Consumers’ confidence in their ability to assemble and install oversized purchases drives their preference for delivery, FIU Business research reveals.

| By

Can I? Should I? Customers confidence in their ability to satisfactorily assemble and install bulky items purchased online is the leading driver for the way they chose to have the item delivered, new research from FIU Business shows.

As demand for oversized items continues to experience a noticeable surge driven by the convenience of e-commerce, customers’ needs have led delivery providers to incorporate value-added options and white glove service, explained Sebastian Garcia-Dastugue, assistant professor of marketing and logistics at FIU Business and one of the researchers.

“When the item is received there’s quite a bit of work, not just to move it inside the house and assembling it before it gets used,” said Garcia-Dastugue. “You can trust your ability to install it, but the capability needs to match the type of product and the type of customer; or a trained delivery person can handle it.”

Forthcoming in Transportation Journal, the research examined how varied levels of service within each of the delivery service attributes - delivery speed, delivery window, and white glove delivery service - affect the way in which consumers assign utility and preference when considering how they receive purchases of big and bulky items, such as furniture, TVs, appliances and home exercise equipment.

“Until the pandemic, you knew you would get a small box from Amazon and go to the store to buy a washing machine,” Garcia-Dastugue said. “Now you get everything online. Unpacking a large item is not as simple as opening a small parcel box, and disposing of the packaging is not trivial; it requires an effort.”

The researchers conducted a choice-based experiment with 221 participants - all customer who do or potentially will shop for big and bulky items online and have them delivered – to determine what influences their delivery selection. Results indicated that white-glove service is the largest contributing attribute at 63%, followed by delivery window at 25% and then delivery speed at 12%.

Garcia-Dastugue explained that customers reported to prefer receiving the item on the date or time promised versus receiving it quickly. “The more effort you put into the purchase, the less reliance there is on speed,” he said. “Counter to the so-called ‘Amazon effect’, where we expect everything in 48 hours, with big and bulky items people prefer white-glove service of some sort over speed.”

In a second round of surveys, participants were grouped according to whether they perceived high or low levels for each of the psychographic traits: physical effort, installation fatigue, ability to assemble and install items, and anxiety. This examined the impact each trait had on the importance of delivery speed, white glove service and the in-house location where the item would be placed. The results suggest how consumers process information pertaining to available delivery and white glove service options.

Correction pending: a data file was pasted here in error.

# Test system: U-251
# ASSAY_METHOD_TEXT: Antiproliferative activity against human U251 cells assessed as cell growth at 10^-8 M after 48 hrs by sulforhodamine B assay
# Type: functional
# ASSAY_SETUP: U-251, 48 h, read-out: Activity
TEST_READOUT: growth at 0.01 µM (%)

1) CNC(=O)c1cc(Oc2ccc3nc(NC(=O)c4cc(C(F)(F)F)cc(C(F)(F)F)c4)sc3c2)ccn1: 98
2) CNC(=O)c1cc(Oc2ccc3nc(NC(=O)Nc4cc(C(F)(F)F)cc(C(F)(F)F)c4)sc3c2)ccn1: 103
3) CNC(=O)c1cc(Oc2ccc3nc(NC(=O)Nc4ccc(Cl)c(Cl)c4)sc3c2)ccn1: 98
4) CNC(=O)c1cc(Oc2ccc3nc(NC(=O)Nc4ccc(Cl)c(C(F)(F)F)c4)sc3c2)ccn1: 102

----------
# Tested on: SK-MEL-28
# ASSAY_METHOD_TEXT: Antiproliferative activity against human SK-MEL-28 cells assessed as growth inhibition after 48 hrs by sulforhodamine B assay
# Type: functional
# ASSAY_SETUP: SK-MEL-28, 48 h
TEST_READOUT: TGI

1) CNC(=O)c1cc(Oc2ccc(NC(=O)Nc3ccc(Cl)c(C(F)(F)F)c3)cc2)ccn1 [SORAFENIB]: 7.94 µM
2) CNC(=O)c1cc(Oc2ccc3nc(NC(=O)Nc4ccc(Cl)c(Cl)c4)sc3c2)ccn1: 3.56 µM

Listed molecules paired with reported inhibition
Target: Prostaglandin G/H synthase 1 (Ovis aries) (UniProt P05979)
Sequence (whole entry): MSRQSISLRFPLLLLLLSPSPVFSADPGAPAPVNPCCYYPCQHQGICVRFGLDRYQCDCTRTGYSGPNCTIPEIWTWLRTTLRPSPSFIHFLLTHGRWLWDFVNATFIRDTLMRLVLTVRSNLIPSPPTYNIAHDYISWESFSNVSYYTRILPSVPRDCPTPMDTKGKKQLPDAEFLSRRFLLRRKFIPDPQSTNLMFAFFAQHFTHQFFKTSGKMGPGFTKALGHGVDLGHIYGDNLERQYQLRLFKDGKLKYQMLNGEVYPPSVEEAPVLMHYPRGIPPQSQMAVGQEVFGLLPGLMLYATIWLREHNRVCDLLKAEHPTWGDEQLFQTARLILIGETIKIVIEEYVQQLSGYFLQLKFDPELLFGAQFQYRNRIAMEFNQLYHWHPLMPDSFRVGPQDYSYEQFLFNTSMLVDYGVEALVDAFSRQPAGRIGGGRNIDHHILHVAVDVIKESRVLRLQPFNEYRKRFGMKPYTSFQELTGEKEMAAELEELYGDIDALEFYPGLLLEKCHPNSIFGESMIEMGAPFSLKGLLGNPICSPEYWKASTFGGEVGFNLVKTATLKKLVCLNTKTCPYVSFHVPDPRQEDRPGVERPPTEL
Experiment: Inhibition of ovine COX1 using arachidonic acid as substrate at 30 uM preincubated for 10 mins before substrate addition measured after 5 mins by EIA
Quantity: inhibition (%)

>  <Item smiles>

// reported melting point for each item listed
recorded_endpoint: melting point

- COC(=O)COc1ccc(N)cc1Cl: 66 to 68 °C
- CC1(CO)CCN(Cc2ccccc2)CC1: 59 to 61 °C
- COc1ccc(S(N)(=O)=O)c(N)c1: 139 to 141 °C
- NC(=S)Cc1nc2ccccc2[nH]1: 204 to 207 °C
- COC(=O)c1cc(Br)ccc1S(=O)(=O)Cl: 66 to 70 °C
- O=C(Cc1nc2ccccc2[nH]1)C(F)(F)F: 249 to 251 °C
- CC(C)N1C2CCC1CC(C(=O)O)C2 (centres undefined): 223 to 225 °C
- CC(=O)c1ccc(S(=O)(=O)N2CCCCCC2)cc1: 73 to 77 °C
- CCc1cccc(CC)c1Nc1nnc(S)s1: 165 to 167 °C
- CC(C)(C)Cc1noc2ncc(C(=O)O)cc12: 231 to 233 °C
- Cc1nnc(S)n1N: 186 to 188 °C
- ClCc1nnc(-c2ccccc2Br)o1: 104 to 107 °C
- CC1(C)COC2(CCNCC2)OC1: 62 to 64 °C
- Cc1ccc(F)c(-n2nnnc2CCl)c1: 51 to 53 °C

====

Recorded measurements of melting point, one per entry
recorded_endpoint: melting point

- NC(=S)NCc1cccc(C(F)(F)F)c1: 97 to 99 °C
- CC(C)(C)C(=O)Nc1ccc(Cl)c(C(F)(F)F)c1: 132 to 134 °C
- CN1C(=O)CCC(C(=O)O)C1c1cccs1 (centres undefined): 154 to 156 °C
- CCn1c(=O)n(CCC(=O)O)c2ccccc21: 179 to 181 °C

“What to one person is an unsurmountable mountain to go over, to someone else is something simple,” said Garcia-Dastugue. “That’s what’s interesting about the study.”

The findings, he noted, showcase the benefits white glove service can provide for retailers and delivery service providers, an opportunity to stand out in saturated markets.

A report from the National Home Delivery Association estimated revenue for last-mile delivery of big and bulky items at $9.3 billion in 2022 and forecasts annual growth rate of 11.8% through 2025.

“In general terms, white glove service for big and bulky items is relevant, and people are willing to pay an additional cost, but retailers cannot offer the same level of service to every,” Garcia-Dastugue said. “Each retailer or service provider needs to experiment, or research in some other way, how the items they sell fit with their target customers. At the end of the day, the business fundamentals hold: understand your customer needs, segment your customers, and design a service offering that matches each customer segment.”

Garcia-Dastugue conducted the research with Marc Scott of University of Arkansas, Christopher Boone of Mississippi State University, and Matthew Jenkins of East Tennessee State University.

Reference: Marc A. Scott, Christopher A. Boone, Matthew T. Jenkins and Sebastián García-Dastugue. 2024. “Investigating the Effects of Customer Traits on Preference for Last-Mile Delivery Service Attributes: When the Product Introduces a Task.” Transportation Journal 1–25. https://doi.org/10.1002/tjo3.12003